How much waste do air filters create, and how can it be reduced?

Air filters play a crucial role in maintaining indoor air quality, which in turn promotes better cognitive health, enhances productivity in schools and workplaces, and contributes to the overall well-being of building occupants. Along with the positive health implications, there is a growing need to consider environmental impact in all aspects of our activities. It is essential to understand the extent to which air filters affect the environment, both positively and negatively. Can using the right air filters significantly reduce a building’s carbon footprint? How can we minimize the waste generated by discarded air filters while maintaining good indoor air quality? These questions and more will be addressed in this article.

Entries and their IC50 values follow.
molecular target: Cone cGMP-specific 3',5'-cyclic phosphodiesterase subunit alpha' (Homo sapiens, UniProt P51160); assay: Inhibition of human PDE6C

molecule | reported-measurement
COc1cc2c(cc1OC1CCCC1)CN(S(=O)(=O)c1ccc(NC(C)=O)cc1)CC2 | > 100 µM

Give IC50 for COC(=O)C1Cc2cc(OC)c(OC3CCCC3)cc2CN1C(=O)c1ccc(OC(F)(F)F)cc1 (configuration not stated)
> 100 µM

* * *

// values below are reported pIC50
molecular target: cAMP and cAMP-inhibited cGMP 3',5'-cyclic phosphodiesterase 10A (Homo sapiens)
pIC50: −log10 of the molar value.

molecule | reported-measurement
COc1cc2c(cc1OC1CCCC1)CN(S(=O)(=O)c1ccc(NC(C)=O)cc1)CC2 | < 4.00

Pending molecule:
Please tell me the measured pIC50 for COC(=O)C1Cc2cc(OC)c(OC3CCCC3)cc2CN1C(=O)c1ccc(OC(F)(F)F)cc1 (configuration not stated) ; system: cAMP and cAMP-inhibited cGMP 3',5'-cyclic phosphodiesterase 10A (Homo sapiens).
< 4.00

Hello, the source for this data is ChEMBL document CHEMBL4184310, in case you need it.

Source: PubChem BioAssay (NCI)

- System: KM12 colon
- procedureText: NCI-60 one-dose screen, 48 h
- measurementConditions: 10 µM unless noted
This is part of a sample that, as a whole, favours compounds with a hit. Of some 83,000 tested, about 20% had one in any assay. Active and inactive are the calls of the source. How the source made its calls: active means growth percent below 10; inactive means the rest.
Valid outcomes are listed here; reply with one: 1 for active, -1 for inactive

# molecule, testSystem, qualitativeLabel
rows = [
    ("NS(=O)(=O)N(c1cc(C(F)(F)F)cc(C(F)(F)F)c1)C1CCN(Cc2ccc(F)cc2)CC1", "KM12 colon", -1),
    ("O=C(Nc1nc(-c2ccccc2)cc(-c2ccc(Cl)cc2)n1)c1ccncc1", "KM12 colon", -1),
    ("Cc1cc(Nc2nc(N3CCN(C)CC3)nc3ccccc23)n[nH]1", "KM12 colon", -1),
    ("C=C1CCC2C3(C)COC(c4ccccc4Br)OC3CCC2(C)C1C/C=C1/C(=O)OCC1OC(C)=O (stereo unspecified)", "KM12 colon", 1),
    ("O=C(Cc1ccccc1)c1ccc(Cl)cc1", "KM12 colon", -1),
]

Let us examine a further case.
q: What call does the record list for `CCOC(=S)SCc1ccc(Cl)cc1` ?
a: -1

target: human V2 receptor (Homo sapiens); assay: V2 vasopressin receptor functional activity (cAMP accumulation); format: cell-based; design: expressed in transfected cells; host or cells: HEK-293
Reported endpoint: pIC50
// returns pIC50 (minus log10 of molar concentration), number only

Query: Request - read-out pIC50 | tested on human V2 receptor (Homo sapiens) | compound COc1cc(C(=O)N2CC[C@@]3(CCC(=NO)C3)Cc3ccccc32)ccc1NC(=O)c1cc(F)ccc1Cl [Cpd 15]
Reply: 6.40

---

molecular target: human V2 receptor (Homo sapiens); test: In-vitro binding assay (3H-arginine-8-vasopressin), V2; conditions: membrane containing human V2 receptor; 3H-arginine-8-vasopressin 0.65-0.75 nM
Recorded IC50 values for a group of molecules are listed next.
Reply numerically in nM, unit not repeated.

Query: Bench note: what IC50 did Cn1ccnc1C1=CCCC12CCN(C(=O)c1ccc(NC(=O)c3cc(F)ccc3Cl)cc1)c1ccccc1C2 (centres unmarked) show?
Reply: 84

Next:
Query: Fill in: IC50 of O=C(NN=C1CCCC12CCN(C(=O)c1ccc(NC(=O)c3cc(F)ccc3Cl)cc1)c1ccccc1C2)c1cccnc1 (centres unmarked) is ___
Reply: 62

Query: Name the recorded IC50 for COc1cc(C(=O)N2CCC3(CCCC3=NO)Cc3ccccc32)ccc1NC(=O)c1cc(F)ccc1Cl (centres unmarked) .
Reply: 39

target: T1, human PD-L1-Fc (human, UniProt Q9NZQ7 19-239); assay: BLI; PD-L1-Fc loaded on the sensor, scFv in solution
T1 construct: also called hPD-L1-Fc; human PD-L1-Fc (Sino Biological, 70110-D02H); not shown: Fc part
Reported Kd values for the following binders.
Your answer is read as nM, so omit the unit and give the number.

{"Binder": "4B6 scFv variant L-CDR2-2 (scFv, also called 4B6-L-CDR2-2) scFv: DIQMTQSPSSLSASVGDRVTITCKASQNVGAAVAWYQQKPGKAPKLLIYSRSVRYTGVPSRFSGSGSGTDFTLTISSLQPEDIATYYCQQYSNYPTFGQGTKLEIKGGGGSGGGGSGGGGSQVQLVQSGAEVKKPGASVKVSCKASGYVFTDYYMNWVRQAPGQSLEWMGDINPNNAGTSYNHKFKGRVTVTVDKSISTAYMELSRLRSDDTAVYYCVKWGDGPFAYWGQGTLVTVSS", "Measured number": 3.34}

4 identical large green waste disposal trucks drive on a paved road. The truck cabs are white.

The positive and negative environmental impacts of air filters

Positive environmental impacts of air filters

Air filters and indoor air pollution reduction 

It is crucial to know what you are getting when it comes to air filters. For example, health authorities in the U.S. and Canada have established that an air filter with a minimum rating of MERV 13 should be used when we seek to improve the indoor environment, protecting the health of building occupants. ASHRAE currently recommends using “a minimum MERV 13 filter, which is at least 85% efficient at capturing particles in 1 µm to 3 µm size range.” That is because particles in the PM2.5 and PM1 range are the most harmful to human health as they more easily penetrate the body’s defence mechanisms. High-quality air filters can have a very positive effect on IAQ and health.